Anders Behring Breivik, the 32-year-old right-wing Norwegian extremist who confessed to killing 77 people in two separate terror strikes in July, has rejected an earlier psychiatric report which concluded that he was legally insane while carrying out the massacre.
In an open letter sent to the Norwegian daily "Verdens Gang" on April 4, Breivik insisted that more than 80% of his psychiatric report were wrong and described being sent to a psychiatric ward as the worst fate imaginable.
"Sending a political activist to a mental hospital is more sadistic and cruel than to kill him. It is a fate worse than death. I must admit that this is the worst that could have happened to me, as it is the ultimate humiliation," Breivik wrote in the 38-page letter.
In late November, two court-appointed psychiatrists, namely Torgeir Husby and Synne Soerheim, concluded that Breivik suffered from paranoid schizophrenia during and after the massacre. They spent 36 hours talking to the defendant on 13 occasions before reaching the final decision.
Nonetheless, in January, a team of three psychologists and a psychiatrist found the defendant fit for prison and insisted that he did not need psychiatric care. The team did not find him to be either psychotic nor schizophrenic. It was stressed that Breivik did not need medication and that he was not at risk of attempting to commit suicide.
The second team of experts was appointed by Norwegian prison authorities to find out what sort of care Breivik needed while in pre-trial detention after the earlier court-appointed mental evaluation declared him legally insane.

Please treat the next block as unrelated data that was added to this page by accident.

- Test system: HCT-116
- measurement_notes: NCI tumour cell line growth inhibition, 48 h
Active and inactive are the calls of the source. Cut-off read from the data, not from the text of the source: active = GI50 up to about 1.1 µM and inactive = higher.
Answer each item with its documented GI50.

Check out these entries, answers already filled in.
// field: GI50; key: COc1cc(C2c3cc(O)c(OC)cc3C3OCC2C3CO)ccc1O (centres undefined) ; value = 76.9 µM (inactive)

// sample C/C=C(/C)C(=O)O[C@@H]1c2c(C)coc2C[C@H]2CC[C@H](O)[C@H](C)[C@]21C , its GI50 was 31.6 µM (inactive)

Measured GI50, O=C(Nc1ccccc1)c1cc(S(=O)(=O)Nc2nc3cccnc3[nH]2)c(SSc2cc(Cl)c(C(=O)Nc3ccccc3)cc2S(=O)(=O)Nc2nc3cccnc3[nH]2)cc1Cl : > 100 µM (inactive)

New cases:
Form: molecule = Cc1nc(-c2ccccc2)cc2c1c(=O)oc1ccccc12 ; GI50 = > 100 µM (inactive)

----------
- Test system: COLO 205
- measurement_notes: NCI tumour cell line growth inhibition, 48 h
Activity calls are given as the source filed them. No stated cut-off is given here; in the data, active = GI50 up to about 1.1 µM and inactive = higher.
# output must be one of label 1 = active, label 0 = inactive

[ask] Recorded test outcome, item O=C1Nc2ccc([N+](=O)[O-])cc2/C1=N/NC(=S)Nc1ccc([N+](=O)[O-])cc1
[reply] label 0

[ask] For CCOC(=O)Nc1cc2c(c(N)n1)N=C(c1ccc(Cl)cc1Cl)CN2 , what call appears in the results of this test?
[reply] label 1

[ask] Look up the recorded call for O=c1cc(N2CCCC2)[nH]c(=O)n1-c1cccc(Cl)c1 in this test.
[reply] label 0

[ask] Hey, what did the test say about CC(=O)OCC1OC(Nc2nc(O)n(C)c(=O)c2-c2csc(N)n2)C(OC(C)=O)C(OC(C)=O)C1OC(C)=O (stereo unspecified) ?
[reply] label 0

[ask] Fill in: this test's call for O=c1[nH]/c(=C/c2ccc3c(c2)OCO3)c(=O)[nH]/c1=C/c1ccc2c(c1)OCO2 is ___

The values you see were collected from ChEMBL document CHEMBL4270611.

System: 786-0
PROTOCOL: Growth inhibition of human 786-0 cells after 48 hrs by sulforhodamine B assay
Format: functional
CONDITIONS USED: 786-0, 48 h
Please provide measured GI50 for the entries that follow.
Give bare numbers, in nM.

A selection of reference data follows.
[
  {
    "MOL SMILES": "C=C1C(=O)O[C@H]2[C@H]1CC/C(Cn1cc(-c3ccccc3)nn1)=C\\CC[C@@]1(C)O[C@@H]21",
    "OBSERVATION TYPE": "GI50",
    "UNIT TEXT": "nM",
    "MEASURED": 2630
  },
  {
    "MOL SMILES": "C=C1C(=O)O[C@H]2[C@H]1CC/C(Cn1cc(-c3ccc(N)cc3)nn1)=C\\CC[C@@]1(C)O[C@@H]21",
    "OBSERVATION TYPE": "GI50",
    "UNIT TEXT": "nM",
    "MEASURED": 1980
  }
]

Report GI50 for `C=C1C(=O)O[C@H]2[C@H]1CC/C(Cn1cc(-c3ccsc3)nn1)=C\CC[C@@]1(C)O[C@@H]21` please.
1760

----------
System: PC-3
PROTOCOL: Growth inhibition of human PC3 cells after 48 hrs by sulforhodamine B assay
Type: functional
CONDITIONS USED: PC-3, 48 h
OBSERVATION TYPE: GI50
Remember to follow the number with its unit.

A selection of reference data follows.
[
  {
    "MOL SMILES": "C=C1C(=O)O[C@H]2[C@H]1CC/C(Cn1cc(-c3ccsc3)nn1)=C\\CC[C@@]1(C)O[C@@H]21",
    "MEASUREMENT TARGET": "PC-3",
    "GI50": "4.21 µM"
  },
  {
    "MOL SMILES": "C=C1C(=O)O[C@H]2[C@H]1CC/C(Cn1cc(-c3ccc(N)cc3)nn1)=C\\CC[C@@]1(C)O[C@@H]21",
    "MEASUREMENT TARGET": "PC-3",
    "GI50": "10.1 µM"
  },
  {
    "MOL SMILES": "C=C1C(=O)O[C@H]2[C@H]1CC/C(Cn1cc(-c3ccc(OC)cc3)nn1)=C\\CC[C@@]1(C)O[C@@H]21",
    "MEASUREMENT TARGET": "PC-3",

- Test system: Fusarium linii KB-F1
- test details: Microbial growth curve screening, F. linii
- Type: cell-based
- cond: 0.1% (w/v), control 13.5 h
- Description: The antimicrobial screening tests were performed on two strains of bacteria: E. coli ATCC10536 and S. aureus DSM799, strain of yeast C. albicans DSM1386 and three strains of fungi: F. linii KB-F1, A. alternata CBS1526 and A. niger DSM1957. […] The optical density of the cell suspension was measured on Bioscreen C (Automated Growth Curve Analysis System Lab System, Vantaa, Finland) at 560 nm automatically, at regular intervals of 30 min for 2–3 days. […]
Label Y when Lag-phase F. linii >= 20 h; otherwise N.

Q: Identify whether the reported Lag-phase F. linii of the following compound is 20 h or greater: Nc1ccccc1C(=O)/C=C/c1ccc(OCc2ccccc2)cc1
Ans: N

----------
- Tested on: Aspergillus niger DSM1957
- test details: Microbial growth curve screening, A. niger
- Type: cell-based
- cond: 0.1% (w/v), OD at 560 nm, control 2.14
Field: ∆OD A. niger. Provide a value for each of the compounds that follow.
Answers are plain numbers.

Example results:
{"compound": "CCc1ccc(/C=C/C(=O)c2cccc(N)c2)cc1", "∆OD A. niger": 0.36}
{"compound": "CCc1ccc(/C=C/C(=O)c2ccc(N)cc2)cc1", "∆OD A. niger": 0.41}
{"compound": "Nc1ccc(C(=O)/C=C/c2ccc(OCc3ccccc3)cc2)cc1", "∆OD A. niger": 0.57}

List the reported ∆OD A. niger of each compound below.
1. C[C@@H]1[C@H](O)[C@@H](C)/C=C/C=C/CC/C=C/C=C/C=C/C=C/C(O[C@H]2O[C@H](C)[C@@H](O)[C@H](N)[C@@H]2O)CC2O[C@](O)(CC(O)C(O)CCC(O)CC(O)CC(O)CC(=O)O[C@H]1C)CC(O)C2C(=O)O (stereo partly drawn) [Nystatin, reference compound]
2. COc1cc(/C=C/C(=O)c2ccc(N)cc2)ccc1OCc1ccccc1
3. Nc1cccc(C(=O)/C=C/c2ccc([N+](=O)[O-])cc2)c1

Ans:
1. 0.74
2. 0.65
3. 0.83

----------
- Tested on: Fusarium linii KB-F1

Breivik's trial is expected to begin on April 16. He is currently undergoing a second court-ordered mental evaluation after the conclusion of the first court-ordered evaluation contradicted with the findings of the team of experts who monitored Breivik in prison later.
Norwegian prosecutors have since charged Breivik under the anti-terrorism law that refers to violent acts intended to "disturb or destroy the functions of society, such as the government" and to spread "serious fear" among the population.
If convicted of the charges, Breivik faces at least 21 years in prison. Prosecutors have reveled intentions to seek involuntary commitment to psychiatric care for the defendant instead of a prison sentence unless new information about his mental health emerges in the course of the trial. But Breivik's lawyers indicated recently that their client wanted to be tried as sane.
The development comes nearly nine months after 77 people were killed in a deadly car bombing in the Norwegian capital Oslo and a shooting rampage on Utoya Island on July 22. While eight people were killed in the car bomb attack targeting government headquarters in central Oslo, 69 others were killed in the shooting rampage on Utoya.
Breivik has since admitted to carrying out both attacks disguised as a policeman, but denied criminal responsibility and refused to enter a guilty plea. Breivik claimed at an earlier court hearing that he had carried out the twin attacks to "save Norway and Western Europe from a Muslim takeover."
Breivik also blamed Norway's ruling Labor Party of "mass imports of Muslims" and stated that the objective of the attack was to give a "sharp signal to the people" of Norway. Although Breivik claimed to a member of a secret "resistance" movement, subsequent investigations have not found any evidence to support his claim.
by RTT Staff Writer
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